This article was originally published in French on May 3, 2018 in Le Monde. The translation and reproduction of this text is presented here with written permission from the original authors, Annie Benveniste and Annie Cyngiser. The original is found here.

With this collective text, we wish to add our voices to the scattered yet vociferous protests that have arisen following the publication of a “Manifesto,”1 signed by a few hundred prominent political, artistic, and intellectual figures, and which in fact constitutes an incitement to hatred, as well as the seeds of an unspoken civil war.

While ostensibly claiming to condemn a “new anti-Semitism,” this manifesto lays all of the different attacks on Jewish French citizens at the feet of “radical Islam,” without making any reference to the rise of Far-Right anti-Semitic currents throughout Europe (e.g., Eastern Europe, Germany, Austria), currents whose presence in France cannot be overlooked.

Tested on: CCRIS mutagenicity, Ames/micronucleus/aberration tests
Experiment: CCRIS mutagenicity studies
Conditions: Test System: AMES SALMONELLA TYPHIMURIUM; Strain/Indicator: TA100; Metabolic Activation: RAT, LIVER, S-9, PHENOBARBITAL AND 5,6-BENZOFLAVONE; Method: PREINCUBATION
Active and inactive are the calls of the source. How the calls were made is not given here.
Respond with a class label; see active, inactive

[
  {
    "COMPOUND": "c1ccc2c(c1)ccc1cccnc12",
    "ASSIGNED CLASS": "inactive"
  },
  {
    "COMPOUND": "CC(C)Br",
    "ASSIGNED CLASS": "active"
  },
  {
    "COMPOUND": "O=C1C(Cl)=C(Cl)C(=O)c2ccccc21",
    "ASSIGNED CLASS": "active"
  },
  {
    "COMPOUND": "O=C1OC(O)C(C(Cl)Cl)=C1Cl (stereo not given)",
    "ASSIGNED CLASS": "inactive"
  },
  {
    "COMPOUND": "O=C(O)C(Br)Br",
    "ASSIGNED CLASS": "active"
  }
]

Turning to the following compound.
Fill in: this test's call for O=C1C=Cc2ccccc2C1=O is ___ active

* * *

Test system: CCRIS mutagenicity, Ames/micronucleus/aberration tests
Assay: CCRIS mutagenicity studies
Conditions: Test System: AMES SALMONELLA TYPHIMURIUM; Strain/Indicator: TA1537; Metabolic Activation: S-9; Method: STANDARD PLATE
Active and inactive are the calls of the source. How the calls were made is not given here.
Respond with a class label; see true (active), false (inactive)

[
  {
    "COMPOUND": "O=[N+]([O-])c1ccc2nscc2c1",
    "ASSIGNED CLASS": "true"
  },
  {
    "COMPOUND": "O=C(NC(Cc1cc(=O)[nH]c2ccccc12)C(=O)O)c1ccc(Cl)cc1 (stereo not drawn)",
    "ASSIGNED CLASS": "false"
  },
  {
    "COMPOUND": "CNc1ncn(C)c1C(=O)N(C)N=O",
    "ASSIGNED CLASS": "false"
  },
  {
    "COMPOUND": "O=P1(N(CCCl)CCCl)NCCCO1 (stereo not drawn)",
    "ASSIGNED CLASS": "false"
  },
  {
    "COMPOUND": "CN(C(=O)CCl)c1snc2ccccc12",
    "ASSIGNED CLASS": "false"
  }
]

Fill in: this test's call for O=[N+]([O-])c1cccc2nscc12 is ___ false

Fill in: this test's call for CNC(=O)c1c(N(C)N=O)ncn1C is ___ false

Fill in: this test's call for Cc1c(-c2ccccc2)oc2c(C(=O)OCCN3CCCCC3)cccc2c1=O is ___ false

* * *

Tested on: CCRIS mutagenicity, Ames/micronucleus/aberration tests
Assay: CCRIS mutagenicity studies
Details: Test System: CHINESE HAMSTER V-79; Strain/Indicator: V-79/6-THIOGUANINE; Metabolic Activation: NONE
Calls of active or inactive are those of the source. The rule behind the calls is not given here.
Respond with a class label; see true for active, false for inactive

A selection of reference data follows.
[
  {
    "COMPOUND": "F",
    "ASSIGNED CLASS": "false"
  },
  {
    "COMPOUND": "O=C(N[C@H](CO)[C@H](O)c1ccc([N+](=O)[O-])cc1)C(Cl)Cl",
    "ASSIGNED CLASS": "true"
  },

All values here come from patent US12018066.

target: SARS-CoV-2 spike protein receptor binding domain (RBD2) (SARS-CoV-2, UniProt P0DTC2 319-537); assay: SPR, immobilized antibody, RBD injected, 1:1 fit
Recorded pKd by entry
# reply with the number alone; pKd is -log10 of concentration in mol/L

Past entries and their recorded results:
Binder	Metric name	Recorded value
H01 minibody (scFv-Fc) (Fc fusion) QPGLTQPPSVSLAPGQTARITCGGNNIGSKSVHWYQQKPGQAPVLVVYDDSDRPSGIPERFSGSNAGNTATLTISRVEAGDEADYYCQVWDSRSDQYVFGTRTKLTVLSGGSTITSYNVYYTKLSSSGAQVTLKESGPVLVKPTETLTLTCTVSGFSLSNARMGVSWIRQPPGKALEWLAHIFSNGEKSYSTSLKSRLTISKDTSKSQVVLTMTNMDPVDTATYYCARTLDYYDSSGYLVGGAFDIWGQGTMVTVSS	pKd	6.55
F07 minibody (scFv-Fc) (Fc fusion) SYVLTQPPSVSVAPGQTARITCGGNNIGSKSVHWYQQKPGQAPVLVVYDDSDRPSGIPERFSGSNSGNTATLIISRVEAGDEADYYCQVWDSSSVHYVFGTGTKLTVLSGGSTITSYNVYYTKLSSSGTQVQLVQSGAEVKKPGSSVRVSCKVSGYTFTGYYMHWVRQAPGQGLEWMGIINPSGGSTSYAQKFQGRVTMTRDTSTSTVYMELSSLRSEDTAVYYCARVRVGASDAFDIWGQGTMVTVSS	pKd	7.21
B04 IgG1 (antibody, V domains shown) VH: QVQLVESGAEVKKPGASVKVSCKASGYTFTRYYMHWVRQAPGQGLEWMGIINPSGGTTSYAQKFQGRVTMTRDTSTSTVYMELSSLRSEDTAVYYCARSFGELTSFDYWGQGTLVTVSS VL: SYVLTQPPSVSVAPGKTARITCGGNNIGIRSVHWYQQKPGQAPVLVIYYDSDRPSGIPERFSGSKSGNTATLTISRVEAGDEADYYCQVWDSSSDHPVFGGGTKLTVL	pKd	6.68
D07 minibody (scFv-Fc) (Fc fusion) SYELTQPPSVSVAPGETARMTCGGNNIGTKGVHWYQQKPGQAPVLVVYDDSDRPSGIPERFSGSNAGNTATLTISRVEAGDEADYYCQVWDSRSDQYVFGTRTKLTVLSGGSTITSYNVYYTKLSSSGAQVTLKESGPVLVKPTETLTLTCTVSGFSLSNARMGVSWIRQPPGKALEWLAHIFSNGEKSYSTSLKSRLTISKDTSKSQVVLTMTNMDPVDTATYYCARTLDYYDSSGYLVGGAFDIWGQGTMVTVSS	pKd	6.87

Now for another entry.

The signatories of this manifesto are so careful to avoid making any references to current Far-Right movements, including Jewish ones, that they end up ignoring or dismissing both the actions undertaken against immigrants by the nativist Génération Identitaire group and the presence, tolerated during the last silent march, of the Jewish Defense League (JDL)—the latter even tried to act as the march’s security personnel, even though it is banned in Israel. Their supposed antiracist stance, of which the fight against anti-Semitism is part, can therefore be quite easily refashioned to suit their varying needs.